If you stay on the trails, you are going to find some great hikes. Use the distance and duration estimates here to plan your day so you return to the trailhead in time to catch the shuttle back to the Welcome Plaza.

Big Trees Loop Trail

Difficulty: Easy

Distance: 0.3 mile (0.5 km)

Duration: 20 minutes

This short, flat trail features the Fallen Monarch and signage explaining the ecology of Giant Sequoias. If your group has young children, this is a great choice. The trail is wheelchair accessible.

Grizzly Giant Loop Trail

Difficulty: Moderate

Distance: 2 miles (3.2 km) loop

Duration: 1 ½ - 2 hours

Since it is a bit longer, this hike is classified as moderate, but it is flat the whole way. You will see some of the most famous named trees, like the Grizzly Giant, Bachelor and Three Graces, and California Tunnel Tree.

Guardians Loop Trail

Difficulty: Strenuous

Distance: 6.5-mile (10.5 km) round trip

Duration: 3-5 hours

After making a somewhat long and sometimes steep hike to the upper portion of the grove, hikers can take a 1.5-mile (2.4 km) loop to see the Mariposa Grove Cabin, Fallen Wawona Tunnel Tree, and Telescope Tree.

Mariposa Grove Trail

Difficulty: Strenuous

Distance: 7-miles (11.3 km) round trip

Duration: 4-6 hours

This trail takes hikers to see famous sequoias such as the Bachelor and Three Graces, Faithful Couple, and the Clothespin Tree.  The trek up to Wawona Point overlook is steep but extremely rewarding.

Giant Sequoias Explained

Technically speaking, these redwood giants are Giant Sequoia, a member of the Sequoioideae family which are only found above 5,000 feet (1,525 meters) on the Western slopes of the Sierra Nevada Mountains. Their cousins, Coast Redwoods, have common characteristics like distinctive cinnamon-red bark, but are taller and thrive in foggy lands nearer the Pacific Coast.

Giant Sequoias win the contest for “largest” trees on the planet. The oldest trees in these redwood forests can grow to be more than 30 feet in diameter and over 200 feet tall. The biggest of the bigs is General Sherman, which measures 102 feet (31 meters) around the base of its trunk and weighs an incredible 2.7 million pounds.

The most surprising features of these giants’ anatomy (besides the size!) is that the roots of young redwood trees go just 6 feet deep before reaching out over 100 feet and intertwining with other trees in the grove. These community-minded trees are literally holding each other up!

Another reason Giant Sequoias reach such enormous size is that they live an incredibly long time. Their 12-inch (30 centimeter), tannin-rich bark—allows the trees to generally survive attacks from insects and forest fires.

How old are the Mariposa Grove trees?

Botanists calculate the age of a tree by counting annual growth rings after it has been felled. Since the rings in living trees cannot be counted, the ages given are “educated guesses”. A tree section from a 15-foot-diameter Giant Sequoia in the Mariposa Grove museum, has a ring count of 1,830 years. Since sequoias can reach up to 30 feet in diameter, it is a good bet that there have been Giant Sequoias that have lived for more than 3,000 years.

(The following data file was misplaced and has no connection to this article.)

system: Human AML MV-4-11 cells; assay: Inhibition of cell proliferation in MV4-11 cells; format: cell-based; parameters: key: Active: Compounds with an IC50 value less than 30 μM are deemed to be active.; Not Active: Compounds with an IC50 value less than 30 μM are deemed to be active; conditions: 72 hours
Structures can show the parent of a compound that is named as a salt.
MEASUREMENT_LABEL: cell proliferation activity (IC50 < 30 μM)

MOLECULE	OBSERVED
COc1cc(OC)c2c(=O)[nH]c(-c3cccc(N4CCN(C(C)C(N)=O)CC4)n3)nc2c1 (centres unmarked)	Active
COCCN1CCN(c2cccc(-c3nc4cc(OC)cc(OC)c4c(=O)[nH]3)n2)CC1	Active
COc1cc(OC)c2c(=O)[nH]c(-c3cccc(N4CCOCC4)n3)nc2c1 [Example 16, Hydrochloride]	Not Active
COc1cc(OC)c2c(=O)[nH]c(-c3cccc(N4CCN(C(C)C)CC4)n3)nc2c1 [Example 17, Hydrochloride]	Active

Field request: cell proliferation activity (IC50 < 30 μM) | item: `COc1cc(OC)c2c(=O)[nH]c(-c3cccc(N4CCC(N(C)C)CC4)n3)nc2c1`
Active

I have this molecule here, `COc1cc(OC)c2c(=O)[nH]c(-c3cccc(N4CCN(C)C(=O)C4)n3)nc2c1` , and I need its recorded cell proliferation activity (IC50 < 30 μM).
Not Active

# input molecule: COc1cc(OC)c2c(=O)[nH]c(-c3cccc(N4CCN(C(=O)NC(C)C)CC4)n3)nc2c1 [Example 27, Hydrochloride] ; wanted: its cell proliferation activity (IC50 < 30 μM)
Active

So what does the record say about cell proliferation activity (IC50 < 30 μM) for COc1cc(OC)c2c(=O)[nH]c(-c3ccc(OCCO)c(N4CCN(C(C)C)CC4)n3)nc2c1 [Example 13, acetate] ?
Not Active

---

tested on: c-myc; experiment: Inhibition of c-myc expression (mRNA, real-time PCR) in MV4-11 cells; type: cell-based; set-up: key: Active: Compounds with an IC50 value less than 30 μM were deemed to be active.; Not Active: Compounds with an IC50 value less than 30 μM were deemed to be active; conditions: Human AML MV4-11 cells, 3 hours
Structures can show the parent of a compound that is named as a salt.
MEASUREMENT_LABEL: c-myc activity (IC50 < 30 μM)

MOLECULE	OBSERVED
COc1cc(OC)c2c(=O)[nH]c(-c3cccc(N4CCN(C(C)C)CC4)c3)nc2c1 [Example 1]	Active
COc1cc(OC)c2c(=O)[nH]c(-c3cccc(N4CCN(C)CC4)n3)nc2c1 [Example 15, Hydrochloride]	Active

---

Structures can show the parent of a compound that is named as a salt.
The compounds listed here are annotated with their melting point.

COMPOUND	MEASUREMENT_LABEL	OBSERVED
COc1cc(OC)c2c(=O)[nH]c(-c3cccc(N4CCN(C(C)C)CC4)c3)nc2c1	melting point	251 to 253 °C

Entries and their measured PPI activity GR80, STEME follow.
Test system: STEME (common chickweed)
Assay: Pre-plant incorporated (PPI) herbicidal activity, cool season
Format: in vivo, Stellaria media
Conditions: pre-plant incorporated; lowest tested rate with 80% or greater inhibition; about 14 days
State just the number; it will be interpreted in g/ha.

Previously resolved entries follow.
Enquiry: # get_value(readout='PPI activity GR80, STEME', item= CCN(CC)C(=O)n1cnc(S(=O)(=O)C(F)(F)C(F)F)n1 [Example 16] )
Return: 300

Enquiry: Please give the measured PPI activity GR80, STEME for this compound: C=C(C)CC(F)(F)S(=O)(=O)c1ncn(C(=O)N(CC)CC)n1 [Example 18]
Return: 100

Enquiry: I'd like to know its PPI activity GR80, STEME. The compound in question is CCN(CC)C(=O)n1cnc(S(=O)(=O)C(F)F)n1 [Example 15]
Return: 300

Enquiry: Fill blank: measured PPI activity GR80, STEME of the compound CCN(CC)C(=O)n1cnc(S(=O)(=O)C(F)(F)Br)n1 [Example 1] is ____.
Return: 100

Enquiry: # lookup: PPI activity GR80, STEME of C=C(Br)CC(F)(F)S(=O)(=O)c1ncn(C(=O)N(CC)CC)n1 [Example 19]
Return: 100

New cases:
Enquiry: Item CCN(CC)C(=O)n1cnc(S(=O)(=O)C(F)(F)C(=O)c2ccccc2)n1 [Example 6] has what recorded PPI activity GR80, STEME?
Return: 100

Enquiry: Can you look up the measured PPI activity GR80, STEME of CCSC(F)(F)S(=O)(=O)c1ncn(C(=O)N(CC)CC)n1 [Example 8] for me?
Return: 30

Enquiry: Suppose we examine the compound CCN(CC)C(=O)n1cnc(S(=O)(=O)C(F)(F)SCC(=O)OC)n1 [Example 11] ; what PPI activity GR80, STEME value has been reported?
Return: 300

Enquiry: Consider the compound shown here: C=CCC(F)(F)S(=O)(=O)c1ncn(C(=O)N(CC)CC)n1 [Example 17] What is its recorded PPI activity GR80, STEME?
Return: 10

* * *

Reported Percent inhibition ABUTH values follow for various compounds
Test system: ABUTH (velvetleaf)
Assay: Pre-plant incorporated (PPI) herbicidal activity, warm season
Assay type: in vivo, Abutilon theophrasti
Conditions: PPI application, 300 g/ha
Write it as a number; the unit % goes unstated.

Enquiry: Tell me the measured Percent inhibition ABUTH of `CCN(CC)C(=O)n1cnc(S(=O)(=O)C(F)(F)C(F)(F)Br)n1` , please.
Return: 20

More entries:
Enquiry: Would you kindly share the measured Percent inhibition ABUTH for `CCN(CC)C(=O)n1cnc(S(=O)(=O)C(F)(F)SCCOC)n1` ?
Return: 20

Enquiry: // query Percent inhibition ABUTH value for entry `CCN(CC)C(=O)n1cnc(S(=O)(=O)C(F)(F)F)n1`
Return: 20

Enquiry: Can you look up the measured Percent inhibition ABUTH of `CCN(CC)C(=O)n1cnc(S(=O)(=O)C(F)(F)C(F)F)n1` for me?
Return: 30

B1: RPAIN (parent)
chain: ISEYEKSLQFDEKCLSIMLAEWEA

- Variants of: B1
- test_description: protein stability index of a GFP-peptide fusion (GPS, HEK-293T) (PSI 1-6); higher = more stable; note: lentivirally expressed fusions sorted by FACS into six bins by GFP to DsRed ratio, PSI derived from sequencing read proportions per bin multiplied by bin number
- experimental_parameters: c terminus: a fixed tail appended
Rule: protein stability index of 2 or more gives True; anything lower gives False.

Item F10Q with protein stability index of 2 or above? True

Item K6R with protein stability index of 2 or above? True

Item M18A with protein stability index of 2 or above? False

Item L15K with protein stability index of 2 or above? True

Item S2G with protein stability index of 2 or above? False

It is difficult to say precisely which is the oldest redwood tree since not all sources agree. Plus, it might be that we have not “discovered” an old growth tree in a remote area. Here is the official “unofficial record” of the five oldest living trees in the world—all Giant Sequoias.

Location Years
5. Grizzly Giant Mariposa Grove 2,200 years old
4. General Sherman Sequoia National Park 2,400 years old
3. Mother of the Forest Calaveras Big Trees Park 2,500 years old
2. Washington Sequoia National Park 2,850 years old
1. President Sequoia National Park 3,200 years old

Fun fact: Giant Sequoias are more prolific wood producers in old age than when they were younger. A redwood tree’s leafy branches expand over its long life. More leaves mean more sugars are created through photosynthesis, adding wood and bark to the tree’s waistline.

We could say a lot more about these amazing trees, but we’ll stop here and tell you how to get to Mariposa Grove and experience them for yourself!

Getting to Mariposa Grove

Before setting out to the Mariposa Grove, check local road conditions here since the Highway 41 may be closed due to snow.

By private vehicle:

From all points west of Yosemite National Park, set your map guidance to the Mariposa Grove Welcome Plaza off Highway 41 at the end of Mariposa Grove Road. Note: this is just a staging area and parking lot. In order to reach the sequoia grove entrance, you will need to take the free shuttle (no reservation required) or walk 2 miles (3.2 km) on the Washburn Trail.

Note: the shuttle bus departs every 10-20 minutes and does not run during winter.

Vehicles with disability placards or license plates may take the Mariposa Grove Road up to the Grizzly Giant parking area.

By bicycle:

Bicycles are permitted on the paved portion of Mariposa Grove Road to the grove entrance until the road closes for the winter at the end of November or earlier if there is significant snowfall. Bicycles are not permitted on unpaved roads, sidewalks, boardwalks or trails.

By public transportation from Yosemite Valley:

Yosemite Area Regional Transit Service or YARTS provides public transportation to the Mariposa Grove Welcome Plaza. For schedules and departing locations, check here.

Special access in Winter:

In winter, the facilities at the Welcome Plaza are closed. Visitors can use the parking lot and access the grove with cross country skis or snowshoes. The Washburn Trail is lovely, and a snowshoe track is usually well established. Cross country skiers may find good tracks on wider Mariposa Grove Road.

Where to Stay

The easiest access to the Mariposa Grove is from hotels and campgrounds outside the Yosemite National Park boundaries on Highway 41. Be aware that it is a 45-60 minute trip from the grove to Yosemite Valley. If you are planning several days in Yosemite, you are probably better off to book lodging in the valley where you will have access to the park’s attractions, trails and visitor centers. If you are only planning to visit Mariposa Grove, a stay outside the park will be less expensive and more convenient.